Sikh Temples and Tucson's Federal Court

The Sikh Khanda

Sunday morning a christianist, a white supremacist with bad taste in band names, shot up a car park and then walked into a Wisconsin Sikh gurdwara, or temple. He killed six people, and wounded four more before he was killed by the responding police. His name was Wade Michael Page, and he was a terrorist.

**Update: The FBI has released a statement that says Page shot himself in the temple, rather than being shot by police responders. I'm sorry for posting the information incorrectly; I will always attempt to update with corrections.**

I have tried to sit down and write about this since it happened. It's Wednesday now, and I still can't wrap my head around the whole thing. I imagine that the victims and their families are going through that, but a million times worse.

Who in their right mind would want to harm a Sikh?! It's like wanting to murder Amish people, or kidnap and pimp out Vestal virgins! I mean, really! Sikhism is an egalitarian religion; they do good works, and work for the social good, because it's right, and it's a way for them to serve their God, and their community. They believe in reincarnation. They try to live rightly, to help, and love their fellow persons, because they believe it is the right thing to do (many Western religious people could take that one to heart: do good, for the sake of doing good, not so God will mark a check in your "What a good little girl you are" column).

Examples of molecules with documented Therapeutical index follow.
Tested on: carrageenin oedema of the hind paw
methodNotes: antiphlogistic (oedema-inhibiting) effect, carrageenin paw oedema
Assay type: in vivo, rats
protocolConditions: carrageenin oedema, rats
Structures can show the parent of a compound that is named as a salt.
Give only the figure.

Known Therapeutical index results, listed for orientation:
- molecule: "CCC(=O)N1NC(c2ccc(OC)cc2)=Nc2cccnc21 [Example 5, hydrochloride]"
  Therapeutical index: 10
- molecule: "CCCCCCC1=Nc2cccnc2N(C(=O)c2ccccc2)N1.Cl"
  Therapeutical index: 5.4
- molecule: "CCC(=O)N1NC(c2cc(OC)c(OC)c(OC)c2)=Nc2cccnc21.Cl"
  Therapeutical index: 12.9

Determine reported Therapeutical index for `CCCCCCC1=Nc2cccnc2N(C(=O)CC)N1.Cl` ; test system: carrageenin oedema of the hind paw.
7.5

No, of course no religion is perfect. I'd never convert to Sikhism because it never resonated with me culturally. But i can admit in many ways to being a Westerner-- Eastern thought and philosophy is beautiful, and often nourishes my spirit, but it is not mine. I appreciate it, seek to protect it from christianist hatred, and respect it. But I could not convert to it.*

My own religious bent notwithstanding. My heart broke for the worshippers Sunday morning. Sundays are supposed to be full of relaxation, spending time with your family, maybe sleeping in, or worship-- which ever one you're happier with. It's not supposed to be full of death and dismay. No day should be.

I want to rant and rave against neo-nazi's, but my heart is too heavy. So instead I will share their sacred symbol on my blog. It's beautiful, isn't it, the Khanda? So swooping and graceful.

I hope something good can come from this, but I don't look at life trying to find reasons from god or the cosmos. Some times bad people do terrible things just because they want to, and that leaves good people dealing with the aftermath.

It's up to us to make sure we work to prevent it from happening, again. To stand with the victims, to turn our backs on hate and bigotry, and to educate people. Brown skin doesn't mean the person is an evil Muslim out to take away your whatever! It merely means they've got brown skin. The more educated Americans become about other's religions, the better off we'll be. Sikhs have been targeted for hate/bias crimes for many years-- too many, and we ought to be ashamed of ourselves for not shouting down the haters more loudly.

Speaking of aftermaths, yesterday Jared Lee Loughner pleaded guilty. About a year and a half ago my husband and I slept in later than we'd planned. We had grocery shopping to do, and wanted to pop into the pet store for something called substrate-- basically aquarium dirt, for our live plants. I knew our Representative was going to be holding a "Congress on your corner" event close to us, and I had wanted to get up early enough to pop in. We slept through it, and so skipped it.

That morning, Loughner shot and killed six people in that supermarket car park. He injured many more, including my Representative, Gabrille Giffords. We didn't learn this until we made our first stop, at Sunflower Market. The gent in the live plant section asked us what we thought about the shooting.